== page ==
Angel's Gate animal hospice misused donor funds, judge finds

A judge has ordered Angel's Gate, a notorious animal hospice based in the Delaware County town of Meredith, to close immediately, sell all its assets and donate the proceeds to a legitimate animal charity.

Angel's Gate, which had a mission of caring for disabled and dying animals, was once lauded by Oprah and Rachel Ray and received millions of dollars in donations. 

In 2011, an undercover investigation by People for the Ethical Treatment of Animals (PETA) accused Susan Marino, the owner of Angel's Gate, of rampant animal abuse. In 2012, Marino was arrested on animal cruelty charges. 

Later in 2012, the New York attorney general's office filed a lawsuit against Marino and her hospice, accusing her of misusing hundreds of thousands of dollars of donations given to Angel's Gate. According to news reports at the time, then Marino decided to close the hospice.

Now Judge John F. Lambert, an acting Delaware County Supreme Court judge based in Cooperstown, has ordered Angel's Gate to dissolve immediately, according to a press release issued on Wednesday, Oct. 14 by Eric Schneiderman, the New York attorney general.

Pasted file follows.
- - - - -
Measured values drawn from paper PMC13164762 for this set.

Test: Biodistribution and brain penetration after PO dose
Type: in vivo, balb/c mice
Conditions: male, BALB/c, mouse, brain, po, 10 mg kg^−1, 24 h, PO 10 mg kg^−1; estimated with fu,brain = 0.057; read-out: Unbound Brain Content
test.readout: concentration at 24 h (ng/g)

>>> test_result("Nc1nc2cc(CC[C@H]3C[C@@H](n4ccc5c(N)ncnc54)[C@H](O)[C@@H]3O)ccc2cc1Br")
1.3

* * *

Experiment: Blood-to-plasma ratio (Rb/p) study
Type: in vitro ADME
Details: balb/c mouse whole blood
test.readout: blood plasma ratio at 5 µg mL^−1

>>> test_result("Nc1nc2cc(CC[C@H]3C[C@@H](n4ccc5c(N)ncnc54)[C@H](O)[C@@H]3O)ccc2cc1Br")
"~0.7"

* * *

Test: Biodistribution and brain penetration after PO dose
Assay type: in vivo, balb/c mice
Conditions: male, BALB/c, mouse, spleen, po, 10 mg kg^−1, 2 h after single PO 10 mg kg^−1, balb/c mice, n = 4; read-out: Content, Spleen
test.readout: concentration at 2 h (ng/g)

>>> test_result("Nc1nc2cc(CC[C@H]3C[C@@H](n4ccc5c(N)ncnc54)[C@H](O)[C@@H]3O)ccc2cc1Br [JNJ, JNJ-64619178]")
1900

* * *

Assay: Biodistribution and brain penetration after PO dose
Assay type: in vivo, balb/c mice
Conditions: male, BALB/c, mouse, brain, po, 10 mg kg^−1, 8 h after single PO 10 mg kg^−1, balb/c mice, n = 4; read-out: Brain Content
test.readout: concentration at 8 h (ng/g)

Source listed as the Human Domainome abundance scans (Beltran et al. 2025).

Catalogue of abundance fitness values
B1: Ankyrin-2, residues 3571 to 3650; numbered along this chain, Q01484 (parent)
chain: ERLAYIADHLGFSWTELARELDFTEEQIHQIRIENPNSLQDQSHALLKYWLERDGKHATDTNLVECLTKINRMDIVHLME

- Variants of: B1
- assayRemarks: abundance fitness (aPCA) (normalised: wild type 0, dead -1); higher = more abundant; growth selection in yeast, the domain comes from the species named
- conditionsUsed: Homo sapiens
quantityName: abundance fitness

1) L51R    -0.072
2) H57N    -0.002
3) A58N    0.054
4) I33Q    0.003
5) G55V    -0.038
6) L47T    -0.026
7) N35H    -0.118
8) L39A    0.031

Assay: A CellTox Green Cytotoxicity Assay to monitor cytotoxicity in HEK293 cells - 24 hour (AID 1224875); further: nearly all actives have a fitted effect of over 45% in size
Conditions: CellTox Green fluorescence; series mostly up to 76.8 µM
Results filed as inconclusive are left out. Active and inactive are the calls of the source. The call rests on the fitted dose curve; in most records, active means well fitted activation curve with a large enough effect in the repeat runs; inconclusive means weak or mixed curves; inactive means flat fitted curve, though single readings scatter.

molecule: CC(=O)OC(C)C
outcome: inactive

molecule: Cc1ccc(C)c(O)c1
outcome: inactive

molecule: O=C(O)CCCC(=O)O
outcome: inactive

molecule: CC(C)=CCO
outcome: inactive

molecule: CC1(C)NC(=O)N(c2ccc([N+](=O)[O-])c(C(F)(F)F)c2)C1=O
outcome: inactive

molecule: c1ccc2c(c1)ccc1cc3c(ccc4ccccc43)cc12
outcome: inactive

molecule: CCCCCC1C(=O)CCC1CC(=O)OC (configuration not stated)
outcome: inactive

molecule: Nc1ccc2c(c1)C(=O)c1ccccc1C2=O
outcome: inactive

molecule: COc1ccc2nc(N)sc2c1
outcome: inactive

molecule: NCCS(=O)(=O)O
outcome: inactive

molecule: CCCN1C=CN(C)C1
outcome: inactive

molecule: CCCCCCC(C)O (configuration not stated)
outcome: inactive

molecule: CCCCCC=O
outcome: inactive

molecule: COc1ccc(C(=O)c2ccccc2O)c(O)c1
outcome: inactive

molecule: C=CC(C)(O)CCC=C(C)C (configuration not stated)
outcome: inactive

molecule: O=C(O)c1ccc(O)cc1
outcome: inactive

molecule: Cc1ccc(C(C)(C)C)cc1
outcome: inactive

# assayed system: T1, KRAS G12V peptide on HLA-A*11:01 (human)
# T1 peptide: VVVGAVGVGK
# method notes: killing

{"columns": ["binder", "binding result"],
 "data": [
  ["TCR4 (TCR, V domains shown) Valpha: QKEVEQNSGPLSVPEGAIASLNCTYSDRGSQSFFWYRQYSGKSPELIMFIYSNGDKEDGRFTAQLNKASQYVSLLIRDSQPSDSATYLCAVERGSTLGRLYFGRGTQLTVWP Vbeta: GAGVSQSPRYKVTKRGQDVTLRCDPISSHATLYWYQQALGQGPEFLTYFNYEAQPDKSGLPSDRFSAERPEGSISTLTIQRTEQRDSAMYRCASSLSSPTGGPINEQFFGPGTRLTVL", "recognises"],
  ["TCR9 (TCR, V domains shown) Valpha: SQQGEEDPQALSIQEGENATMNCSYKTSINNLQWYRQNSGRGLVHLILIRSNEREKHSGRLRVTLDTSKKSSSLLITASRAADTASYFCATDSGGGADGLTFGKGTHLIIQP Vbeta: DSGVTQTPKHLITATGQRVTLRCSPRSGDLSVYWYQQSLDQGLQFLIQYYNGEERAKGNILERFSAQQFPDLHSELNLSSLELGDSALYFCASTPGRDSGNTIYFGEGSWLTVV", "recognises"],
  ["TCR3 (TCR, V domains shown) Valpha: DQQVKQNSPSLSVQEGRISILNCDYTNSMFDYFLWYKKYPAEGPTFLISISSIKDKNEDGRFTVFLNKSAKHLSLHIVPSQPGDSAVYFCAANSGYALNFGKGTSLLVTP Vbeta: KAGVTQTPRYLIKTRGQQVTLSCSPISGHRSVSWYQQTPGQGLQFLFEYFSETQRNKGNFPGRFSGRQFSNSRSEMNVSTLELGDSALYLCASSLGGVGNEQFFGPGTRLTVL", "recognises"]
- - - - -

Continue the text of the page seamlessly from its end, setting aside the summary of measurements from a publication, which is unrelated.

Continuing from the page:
Litigation over the dissolution of Angel's Gate in Delaware County's Supreme Court dragged on for years, with Judge Carl Becker ordering "Angel’s Gate and Marino to cease operations and remove all animals in their care," according to the attorney general's press release.

Marino submitted a plan to close the hospice, but the attorney general's office objected to it, arguing that it would "allow Marino to continue ownership of Angel’s Gate’s real property with nothing going to the charitable purposes for which the money was raised."

The attorney general's office asked that Marino's plan for dissolving the hospice be rejected. The case went to trial in July 2015.

In an order issued on Sept. 28, Judge Lambert sided with the attorney general's office and threw the book at Marino and Angel's Gate, according to the attorney general's press release:

After a trial, Justice Lambert found that Ms. Marino had wholly mismanaged the charitable funds while continuing to live on the property as her primary residence. The Court went on to find that Marino used the donated funds to provide for many of her living expenses without any oversight by an inactive Board of Directors. The Court appointed a permanent receiver to sell the real property and assess claims of creditors. After the property is sold and creditors paid, the remaining funds will be directed to another animal care and protection charity.

Angel's Gate owns a 98-acre tract of land in Meredith, which Marino purchased in 2008 for $500,000, according to property tax records. Last year, the property was assessed at $174,900. According to the attorney general's office, that property will now be sold with the proceeds going to an animal charity. 

A website,, has posted a portion of the judge's decision along with a plea for rescuers to pick up the remaining disabled animals that it says are living at Angel's Gate.